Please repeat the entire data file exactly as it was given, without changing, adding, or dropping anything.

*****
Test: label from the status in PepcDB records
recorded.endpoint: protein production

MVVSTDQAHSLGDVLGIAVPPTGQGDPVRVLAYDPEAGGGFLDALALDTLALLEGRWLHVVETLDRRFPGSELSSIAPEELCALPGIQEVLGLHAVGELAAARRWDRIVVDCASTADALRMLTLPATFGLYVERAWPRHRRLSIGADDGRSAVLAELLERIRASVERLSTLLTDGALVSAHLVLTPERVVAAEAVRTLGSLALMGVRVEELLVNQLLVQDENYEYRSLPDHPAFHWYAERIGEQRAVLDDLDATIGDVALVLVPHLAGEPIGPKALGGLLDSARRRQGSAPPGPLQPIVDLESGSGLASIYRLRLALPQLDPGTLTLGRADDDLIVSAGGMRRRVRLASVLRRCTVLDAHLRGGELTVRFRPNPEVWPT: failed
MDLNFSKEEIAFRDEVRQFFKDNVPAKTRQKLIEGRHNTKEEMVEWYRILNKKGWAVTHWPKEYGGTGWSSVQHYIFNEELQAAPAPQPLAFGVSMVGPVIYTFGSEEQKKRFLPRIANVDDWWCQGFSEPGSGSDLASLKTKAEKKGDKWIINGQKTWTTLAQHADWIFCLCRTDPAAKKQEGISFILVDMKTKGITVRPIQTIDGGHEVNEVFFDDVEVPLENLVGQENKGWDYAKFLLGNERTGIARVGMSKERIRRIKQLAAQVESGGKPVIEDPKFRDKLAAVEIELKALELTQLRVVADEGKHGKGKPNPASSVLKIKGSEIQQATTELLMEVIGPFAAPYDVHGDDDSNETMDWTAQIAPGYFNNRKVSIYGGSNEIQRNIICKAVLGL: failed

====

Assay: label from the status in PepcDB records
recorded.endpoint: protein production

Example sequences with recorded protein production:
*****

Test: label from the status in PepcDB records
recorded.endpoint: protein production

MVVSTDQAHSLGDVLGIAVPPTGQGDPVRVLAYDPEAGGGFLDALALDTLALLEGRWLHVVETLDRRFPGSELSSIAPEELCALPGIQEVLGLHAVGELAAARRWDRIVVDCASTADALRMLTLPATFGLYVERAWPRHRRLSIGADDGRSAVLAELLERIRASVERLSTLLTDGALVSAHLVLTPERVVAAEAVRTLGSLALMGVRVEELLVNQLLVQDENYEYRSLPDHPAFHWYAERIGEQRAVLDDLDATIGDVALVLVPHLAGEPIGPKALGGLLDSARRRQGSAPPGPLQPIVDLESGSGLASIYRLRLALPQLDPGTLTLGRADDDLIVSAGGMRRRVRLASVLRRCTVLDAHLRGGELTVRFRPNPEVWPT: failed
MDLNFSKEEIAFRDEVRQFFKDNVPAKTRQKLIEGRHNTKEEMVEWYRILNKKGWAVTHWPKEYGGTGWSSVQHYIFNEELQAAPAPQPLAFGVSMVGPVIYTFGSEEQKKRFLPRIANVDDWWCQGFSEPGSGSDLASLKTKAEKKGDKWIINGQKTWTTLAQHADWIFCLCRTDPAAKKQEGISFILVDMKTKGITVRPIQTIDGGHEVNEVFFDDVEVPLENLVGQENKGWDYAKFLLGNERTGIARVGMSKERIRRIKQLAAQVESGGKPVIEDPKFRDKLAAVEIELKALELTQLRVVADEGKHGKGKPNPASSVLKIKGSEIQQATTELLMEVIGPFAAPYDVHGDDDSNETMDWTAQIAPGYFNNRKVSIYGGSNEIQRNIICKAVLGL: failed

====

Assay: label from the status in PepcDB records
recorded.endpoint: protein production

Example sequences with recorded protein production: